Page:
Ajai R. Singh MD

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A peep into man's histority (Contd. V)



The Justification of Rebellion


Can rebellion be justified? As we saw, the issue is not so much of justification. Justification for change and for rebellion can be sought at almost any stage of man's development. In fact its perceived need is the basis of all change in every field of human endeavour. The issue should be more concerned with its timing, its direction and its likely fate. Rebellion, therefore, needs to be timed when it destabilizes in the least, when its direction is reconstructive and its likely fate is a change for the better. This is easier said than done because most rebels believe in destabilization as their major weapon; and reconstruc­tion and change for the better can easily become slogans that camouflage a heightened desire for personal fulfilment and self-aggrandizement. In all these, again, value judgements are involved. But it is possible with some difficulty for most like minded to evolve something in the nature of a broad consensus.


When does rebellion anarchize and at what stage can this be subverted? How can it be assimilated?


These questions are the crux of the issue that has dominated human thought from time immemorial and for which no wholly satisfying answer has ever been worked out. But the directions are there. They exist in most historically significant thought streams, whether the theological, the political, the socio-economic or the philosophical. In general, it may be said that rebel­lion anarchizes when limits are not set. It is not here a lack of will or spirit that is the issue. That, if anything, is in more than adequate a measure, al­though most revolution makers would want us to believe otherwise. It is a lack of the will to, or a calculated unwillingness to, lay down realistic limits, to one's aspirations. If anarchy is to be subverted, therefore, at least partially this should be possible by a realistic appraisal of one's strength and, more so, of one's shortcomings.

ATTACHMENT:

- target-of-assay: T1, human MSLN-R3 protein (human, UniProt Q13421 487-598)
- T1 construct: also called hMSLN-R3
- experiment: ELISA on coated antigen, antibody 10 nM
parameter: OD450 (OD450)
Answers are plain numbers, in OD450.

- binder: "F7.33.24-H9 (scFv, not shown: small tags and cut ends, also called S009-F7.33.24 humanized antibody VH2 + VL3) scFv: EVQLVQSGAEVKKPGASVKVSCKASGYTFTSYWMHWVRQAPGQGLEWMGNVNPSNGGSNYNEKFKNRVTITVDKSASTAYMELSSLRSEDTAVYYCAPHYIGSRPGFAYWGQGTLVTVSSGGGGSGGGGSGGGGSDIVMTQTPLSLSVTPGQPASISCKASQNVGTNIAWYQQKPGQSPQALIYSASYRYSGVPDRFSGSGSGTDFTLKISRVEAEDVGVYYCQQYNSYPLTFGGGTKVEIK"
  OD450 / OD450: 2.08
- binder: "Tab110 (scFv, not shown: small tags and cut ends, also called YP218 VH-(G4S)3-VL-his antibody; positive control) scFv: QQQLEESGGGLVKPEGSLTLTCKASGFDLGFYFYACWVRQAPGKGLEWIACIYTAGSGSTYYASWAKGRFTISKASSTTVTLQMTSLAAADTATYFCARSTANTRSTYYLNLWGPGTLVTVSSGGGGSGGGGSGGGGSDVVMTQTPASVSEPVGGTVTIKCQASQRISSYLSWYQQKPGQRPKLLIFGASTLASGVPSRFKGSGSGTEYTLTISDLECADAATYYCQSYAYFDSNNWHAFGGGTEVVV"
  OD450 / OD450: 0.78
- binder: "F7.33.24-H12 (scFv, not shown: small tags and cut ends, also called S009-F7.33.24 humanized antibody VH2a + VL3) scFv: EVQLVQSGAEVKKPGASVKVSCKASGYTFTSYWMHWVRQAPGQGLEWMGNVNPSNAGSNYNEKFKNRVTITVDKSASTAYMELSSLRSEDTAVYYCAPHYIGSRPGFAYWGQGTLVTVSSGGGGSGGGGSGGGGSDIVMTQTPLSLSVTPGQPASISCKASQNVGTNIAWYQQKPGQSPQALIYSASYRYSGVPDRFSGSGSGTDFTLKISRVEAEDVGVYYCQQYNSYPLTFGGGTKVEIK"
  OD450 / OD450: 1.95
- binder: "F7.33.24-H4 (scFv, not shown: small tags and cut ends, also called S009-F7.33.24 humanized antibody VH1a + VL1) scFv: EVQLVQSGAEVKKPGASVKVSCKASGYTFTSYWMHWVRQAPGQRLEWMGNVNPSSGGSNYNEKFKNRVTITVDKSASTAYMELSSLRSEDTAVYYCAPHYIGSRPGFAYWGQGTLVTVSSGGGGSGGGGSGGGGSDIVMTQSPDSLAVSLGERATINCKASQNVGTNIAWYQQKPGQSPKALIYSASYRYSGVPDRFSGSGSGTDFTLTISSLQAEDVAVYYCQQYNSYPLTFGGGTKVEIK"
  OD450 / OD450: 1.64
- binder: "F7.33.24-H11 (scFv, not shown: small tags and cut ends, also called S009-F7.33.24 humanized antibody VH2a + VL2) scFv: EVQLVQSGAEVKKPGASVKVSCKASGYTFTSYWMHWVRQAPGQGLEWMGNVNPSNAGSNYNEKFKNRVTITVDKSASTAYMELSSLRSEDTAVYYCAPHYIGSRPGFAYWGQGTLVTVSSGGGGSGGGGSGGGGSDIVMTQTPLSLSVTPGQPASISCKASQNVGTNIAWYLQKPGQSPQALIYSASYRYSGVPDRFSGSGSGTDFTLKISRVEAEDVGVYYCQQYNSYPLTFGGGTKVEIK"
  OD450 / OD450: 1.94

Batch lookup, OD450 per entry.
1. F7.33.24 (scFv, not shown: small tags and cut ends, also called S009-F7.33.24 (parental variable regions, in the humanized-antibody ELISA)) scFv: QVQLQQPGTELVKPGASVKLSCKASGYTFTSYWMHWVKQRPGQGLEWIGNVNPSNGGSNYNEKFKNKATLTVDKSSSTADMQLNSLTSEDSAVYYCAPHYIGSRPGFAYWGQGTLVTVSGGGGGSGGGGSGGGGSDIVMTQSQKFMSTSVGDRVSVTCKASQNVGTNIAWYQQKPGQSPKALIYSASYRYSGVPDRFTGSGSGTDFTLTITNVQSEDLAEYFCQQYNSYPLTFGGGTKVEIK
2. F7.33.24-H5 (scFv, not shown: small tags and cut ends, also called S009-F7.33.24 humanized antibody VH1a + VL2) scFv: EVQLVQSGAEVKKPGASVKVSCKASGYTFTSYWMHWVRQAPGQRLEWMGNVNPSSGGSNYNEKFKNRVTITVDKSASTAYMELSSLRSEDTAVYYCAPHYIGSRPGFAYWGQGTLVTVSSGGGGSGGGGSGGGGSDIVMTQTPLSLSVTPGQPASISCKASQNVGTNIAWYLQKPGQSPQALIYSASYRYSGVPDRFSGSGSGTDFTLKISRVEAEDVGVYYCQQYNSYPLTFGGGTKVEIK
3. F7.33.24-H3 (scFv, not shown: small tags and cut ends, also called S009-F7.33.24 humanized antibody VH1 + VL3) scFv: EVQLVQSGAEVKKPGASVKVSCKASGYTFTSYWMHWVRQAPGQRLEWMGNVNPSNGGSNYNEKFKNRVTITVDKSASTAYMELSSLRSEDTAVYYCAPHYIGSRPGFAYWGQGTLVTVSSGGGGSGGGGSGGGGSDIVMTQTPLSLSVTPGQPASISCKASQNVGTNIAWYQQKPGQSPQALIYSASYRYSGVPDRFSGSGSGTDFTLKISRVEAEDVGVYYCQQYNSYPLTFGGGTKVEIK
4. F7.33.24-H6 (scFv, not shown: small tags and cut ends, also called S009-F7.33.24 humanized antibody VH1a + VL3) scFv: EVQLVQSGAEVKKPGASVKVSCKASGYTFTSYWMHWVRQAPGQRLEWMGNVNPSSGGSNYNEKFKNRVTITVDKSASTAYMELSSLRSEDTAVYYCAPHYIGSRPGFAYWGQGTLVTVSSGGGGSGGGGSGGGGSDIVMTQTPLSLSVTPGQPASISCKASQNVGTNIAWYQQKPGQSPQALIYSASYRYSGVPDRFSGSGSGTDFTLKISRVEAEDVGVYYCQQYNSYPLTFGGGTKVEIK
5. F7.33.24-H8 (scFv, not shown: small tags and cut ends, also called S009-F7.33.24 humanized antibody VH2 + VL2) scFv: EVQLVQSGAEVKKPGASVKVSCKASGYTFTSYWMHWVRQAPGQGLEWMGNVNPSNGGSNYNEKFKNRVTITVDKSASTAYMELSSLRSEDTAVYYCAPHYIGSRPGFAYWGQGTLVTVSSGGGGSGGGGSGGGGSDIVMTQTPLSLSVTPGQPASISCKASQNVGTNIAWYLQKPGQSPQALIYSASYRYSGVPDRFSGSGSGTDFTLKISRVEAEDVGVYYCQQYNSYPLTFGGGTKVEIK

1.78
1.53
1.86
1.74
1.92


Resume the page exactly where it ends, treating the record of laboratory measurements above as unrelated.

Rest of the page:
The question of assimilation of rebellion is the most difficult to resolve. But some thought toward this end has occupied the minds of thinkers with the greater profundity, although that does not mean the solutions they have been able to offer are in any measure as practicable as they are profound. The theologists outstrip other thinkers in this regard, perhaps.

As regards the last question of changing the lessons of History for the present and the future, and also whether the cycle of historical lapses need be repeated, let us be clear on one aspect. Man's histority projects him head-long into activity which must only reiterate the importance of its own perpetuation. And yet to this determinism must face up man's ingenuity to strike clear of this cycle. The fight is thus between his instincts and his higher consciousness, between his id and his super-ego, between his impulsivity and his rationality. The fight is between demands of the individual and society, the body and mind, between matter and spirit, between belief and reason, faith and inquiry, dogmatism and scepticism; between the basic shizm of religious subservience and scientific disbelief.

This fight is essentially irresolvable, because neither side can win and


neither can be wholly vanquished. In the final analysis, History must repeat itself. All that man can probably do, and that hopefully is not wishing for much, is to blunt its offensive, to make its rapier bearably sharp. To hurt, but not to dismember. To dislodge, but not to disrupt. To chastise, but not to decapitate. All the lessons of human development and expertise at problem solving can be considered effectively directed if it is able to lead itself at least some distance in this direction.



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